R v Bailey  1 WLR 760
Self-induced automatism defence unavailable to diabetic convicted of wounding with intent
The appellant (B) was convicted of wounding with intent. He claimed the defence of automatism caused by hypoglaecemia as a result of failing to take food after a dose of insulin. At trial, the jury were directed to disregard the automatism defence as it does not apply to self-induced incapacity.
B appealed on grounds that the jury had been misdirected at trial as regards the mental element involved in the inducement of automatism. As was established in R v Majewski  AC 443, self-induced intoxication negates a defence of automatism in “basic intent” cases. Individuals who consume alcohol or drugs to excess may be able to foresee the risk of causing harm to others. The key issue was whether this could be extended to a diabetic individual in B’s circumstances.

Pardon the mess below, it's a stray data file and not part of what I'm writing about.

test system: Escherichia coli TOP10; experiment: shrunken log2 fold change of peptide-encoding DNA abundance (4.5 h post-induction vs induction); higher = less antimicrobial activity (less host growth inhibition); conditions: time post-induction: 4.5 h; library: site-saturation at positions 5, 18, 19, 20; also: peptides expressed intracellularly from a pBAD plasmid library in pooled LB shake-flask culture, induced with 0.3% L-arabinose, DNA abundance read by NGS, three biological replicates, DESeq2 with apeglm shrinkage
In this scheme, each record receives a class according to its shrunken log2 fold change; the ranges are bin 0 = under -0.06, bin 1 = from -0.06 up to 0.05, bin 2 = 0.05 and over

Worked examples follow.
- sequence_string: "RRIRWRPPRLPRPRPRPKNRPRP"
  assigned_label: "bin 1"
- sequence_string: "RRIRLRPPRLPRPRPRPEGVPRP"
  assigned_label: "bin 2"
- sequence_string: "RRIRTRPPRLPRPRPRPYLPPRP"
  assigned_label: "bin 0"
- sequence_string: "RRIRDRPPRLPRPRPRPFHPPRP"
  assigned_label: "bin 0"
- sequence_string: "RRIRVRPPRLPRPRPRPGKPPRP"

The Court noted that it is not common knowledge, even amongst diabetics such as B, that a failure to ingest food after taking insulin will result in aggressive behaviour. Thus, self-induced automatism, other than that due to taking alcohol or drugs, may provide a defence to crimes of basic intent. The question in each individual case will be whether the prosecution have proven the necessary element of recklessness. The jury in B’s case were given no direction regarding recklessness and so were misdirected. Nevertheless, B did not provide a sufficient basis for the defence and even if he had done, a properly directed jury would have rejected it. There was substantial evidence that he had armed himself purposefully in order to carry out the attack. Accordingly, the appeal was dismissed.